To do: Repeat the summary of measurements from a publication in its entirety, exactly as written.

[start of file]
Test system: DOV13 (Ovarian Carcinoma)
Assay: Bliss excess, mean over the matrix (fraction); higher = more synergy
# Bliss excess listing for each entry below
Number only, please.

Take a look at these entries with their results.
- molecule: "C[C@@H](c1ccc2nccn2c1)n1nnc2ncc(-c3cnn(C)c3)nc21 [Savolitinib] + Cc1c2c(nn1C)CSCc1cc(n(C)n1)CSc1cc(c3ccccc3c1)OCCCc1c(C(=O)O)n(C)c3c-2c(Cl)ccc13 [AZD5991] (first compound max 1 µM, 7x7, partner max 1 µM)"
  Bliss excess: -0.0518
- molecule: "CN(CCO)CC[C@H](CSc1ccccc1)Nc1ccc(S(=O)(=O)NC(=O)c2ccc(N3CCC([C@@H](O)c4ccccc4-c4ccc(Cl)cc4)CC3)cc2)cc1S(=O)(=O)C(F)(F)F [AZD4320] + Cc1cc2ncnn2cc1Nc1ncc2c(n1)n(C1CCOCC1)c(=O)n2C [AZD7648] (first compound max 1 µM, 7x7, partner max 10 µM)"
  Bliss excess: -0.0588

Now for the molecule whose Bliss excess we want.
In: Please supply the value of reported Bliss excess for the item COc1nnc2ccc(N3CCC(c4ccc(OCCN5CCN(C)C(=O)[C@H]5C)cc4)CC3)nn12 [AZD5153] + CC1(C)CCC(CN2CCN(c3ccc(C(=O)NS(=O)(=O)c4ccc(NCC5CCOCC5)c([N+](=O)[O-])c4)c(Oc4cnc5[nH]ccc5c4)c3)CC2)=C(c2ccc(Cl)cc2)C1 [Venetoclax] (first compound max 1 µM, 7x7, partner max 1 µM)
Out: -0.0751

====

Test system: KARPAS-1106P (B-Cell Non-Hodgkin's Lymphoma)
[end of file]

Test system: DOV13 (Ovarian Carcinoma)
Assay: Bliss excess, mean over the matrix (fraction); higher = more synergy
# Bliss excess listing for each entry below
Number only, please.

Take a look at these entries with their results.
- molecule: "C[C@@H](c1ccc2nccn2c1)n1nnc2ncc(-c3cnn(C)c3)nc21 [Savolitinib] + Cc1c2c(nn1C)CSCc1cc(n(C)n1)CSc1cc(c3ccccc3c1)OCCCc1c(C(=O)O)n(C)c3c-2c(Cl)ccc13 [AZD5991] (first compound max 1 µM, 7x7, partner max 1 µM)"
  Bliss excess: -0.0518
- molecule: "CN(CCO)CC[C@H](CSc1ccccc1)Nc1ccc(S(=O)(=O)NC(=O)c2ccc(N3CCC([C@@H](O)c4ccccc4-c4ccc(Cl)cc4)CC3)cc2)cc1S(=O)(=O)C(F)(F)F [AZD4320] + Cc1cc2ncnn2cc1Nc1ncc2c(n1)n(C1CCOCC1)c(=O)n2C [AZD7648] (first compound max 1 µM, 7x7, partner max 10 µM)"
  Bliss excess: -0.0588

Now for the molecule whose Bliss excess we want.
In: Please supply the value of reported Bliss excess for the item COc1nnc2ccc(N3CCC(c4ccc(OCCN5CCN(C)C(=O)[C@H]5C)cc4)CC3)nn12 [AZD5153] + CC1(C)CCC(CN2CCN(c3ccc(C(=O)NS(=O)(=O)c4ccc(NCC5CCOCC5)c([N+](=O)[O-])c4)c(Oc4cnc5[nH]ccc5c4)c3)CC2)=C(c2ccc(Cl)cc2)C1 [Venetoclax] (first compound max 1 µM, 7x7, partner max 1 µM)
Out: -0.0751

====

Test system: KARPAS-1106P (B-Cell Non-Hodgkin's Lymphoma)